Nobody likes having their ideas stolen. For Dr. X, it's more than just a clever invention, but his entire livelihood being taken away by a mega corporation, framing and imprisoning him in the process just to make it abundantly clear what a bunch of greedy pricks they are. Unfortunately, they forgot about a little virus named Tom, who's about to turn their billion dollar company into a pile of rubble, one computer at a time.
A Virus Named Tom is something like a pimped out Pipe Mania. Guiding Tom through computer mainframes, you need to redirect the flow of the hack by twisting panels until the infection has spread across the entire board. Simple in theory, but in execution it becomes quite an elaborate challenge once anti-hack bugs, hidden and unmovable tiles, and the intricate maze designs start to pile on more and more things to keep track of. One of the most impressive things about AVNT is how it balances these elements into a gradual but brisk increase in difficulty. Rarely did I feel overwhelmed by any of the mechanics, instead rather impressed with myself that I was able to solve what initially appear to be incredibly involved puzzles. It's constantly rewarding and satisfying to progress, even with the surprisingly long single player story (which doesn't take into account the entire separate coop campaign which I've yet to even dip into).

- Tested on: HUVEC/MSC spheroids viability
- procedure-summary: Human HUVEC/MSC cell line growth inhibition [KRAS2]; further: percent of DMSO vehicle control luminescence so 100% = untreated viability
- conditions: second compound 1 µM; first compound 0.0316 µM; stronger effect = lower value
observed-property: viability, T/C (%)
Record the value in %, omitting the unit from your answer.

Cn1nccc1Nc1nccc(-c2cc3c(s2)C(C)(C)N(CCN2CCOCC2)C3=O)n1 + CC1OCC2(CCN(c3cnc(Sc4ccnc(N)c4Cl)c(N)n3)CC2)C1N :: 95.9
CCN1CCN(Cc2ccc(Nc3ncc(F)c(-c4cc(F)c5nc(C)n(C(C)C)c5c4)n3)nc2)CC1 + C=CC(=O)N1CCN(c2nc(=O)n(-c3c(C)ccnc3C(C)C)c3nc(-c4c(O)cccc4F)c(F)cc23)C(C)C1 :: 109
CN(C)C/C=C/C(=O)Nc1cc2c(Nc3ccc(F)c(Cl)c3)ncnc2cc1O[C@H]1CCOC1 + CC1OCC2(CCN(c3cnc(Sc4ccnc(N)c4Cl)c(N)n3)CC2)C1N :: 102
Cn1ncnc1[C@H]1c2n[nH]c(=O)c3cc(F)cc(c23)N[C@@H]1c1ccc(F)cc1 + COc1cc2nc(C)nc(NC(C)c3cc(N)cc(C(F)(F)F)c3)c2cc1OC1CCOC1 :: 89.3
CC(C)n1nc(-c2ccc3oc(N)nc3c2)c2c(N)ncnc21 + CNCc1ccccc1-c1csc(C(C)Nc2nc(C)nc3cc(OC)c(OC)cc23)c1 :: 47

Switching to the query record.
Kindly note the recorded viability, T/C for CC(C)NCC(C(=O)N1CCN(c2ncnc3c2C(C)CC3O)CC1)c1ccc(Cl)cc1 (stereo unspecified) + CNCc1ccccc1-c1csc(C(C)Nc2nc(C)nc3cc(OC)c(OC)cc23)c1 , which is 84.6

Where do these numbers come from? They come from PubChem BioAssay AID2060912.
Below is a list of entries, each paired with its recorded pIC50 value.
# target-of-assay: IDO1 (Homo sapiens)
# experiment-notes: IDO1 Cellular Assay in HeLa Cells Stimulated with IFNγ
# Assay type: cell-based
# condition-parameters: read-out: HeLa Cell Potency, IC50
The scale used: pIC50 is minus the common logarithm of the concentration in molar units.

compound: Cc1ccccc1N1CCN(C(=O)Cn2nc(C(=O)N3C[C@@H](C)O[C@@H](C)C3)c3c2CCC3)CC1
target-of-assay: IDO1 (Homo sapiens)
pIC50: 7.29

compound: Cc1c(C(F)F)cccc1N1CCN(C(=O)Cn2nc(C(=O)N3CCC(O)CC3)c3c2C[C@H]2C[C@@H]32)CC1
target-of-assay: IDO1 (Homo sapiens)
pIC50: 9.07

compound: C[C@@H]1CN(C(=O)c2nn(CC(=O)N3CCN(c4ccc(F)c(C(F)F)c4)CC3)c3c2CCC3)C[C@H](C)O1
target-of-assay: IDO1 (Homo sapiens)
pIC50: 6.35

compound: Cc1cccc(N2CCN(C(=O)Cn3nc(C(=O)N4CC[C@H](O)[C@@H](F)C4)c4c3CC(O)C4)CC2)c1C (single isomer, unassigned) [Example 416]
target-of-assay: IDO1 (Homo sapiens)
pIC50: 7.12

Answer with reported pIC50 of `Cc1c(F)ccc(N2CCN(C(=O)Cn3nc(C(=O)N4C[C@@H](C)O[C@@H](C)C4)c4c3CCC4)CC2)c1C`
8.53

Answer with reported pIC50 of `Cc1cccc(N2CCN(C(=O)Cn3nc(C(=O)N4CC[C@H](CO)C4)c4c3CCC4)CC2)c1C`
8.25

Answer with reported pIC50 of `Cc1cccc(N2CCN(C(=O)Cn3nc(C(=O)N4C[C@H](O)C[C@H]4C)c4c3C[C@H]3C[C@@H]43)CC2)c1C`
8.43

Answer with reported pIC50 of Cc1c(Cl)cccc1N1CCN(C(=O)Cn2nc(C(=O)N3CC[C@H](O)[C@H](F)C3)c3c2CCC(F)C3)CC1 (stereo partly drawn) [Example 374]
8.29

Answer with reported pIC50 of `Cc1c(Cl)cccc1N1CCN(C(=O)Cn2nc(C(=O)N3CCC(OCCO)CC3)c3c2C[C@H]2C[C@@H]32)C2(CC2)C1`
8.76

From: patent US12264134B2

As a puzzle game, A Virus Named Tom resides pleasantly in the realm of the best pick up and play arcade classics. It's challenging and enjoyable whether in short bursts or drawn out sessions as you try to attain a gold medal on every level, and never once managed to outstay its welcome for me however long I spent with it. It also features a fantastic electronic soundtrack, and some rather charming and humorous cutscenes which somehow manage to make mass hysteria and deconstruction feel lighthearted and amusing. Really, if a game can't sell itself to you with a dog that doesn't poop, I don't even know what more there is to say.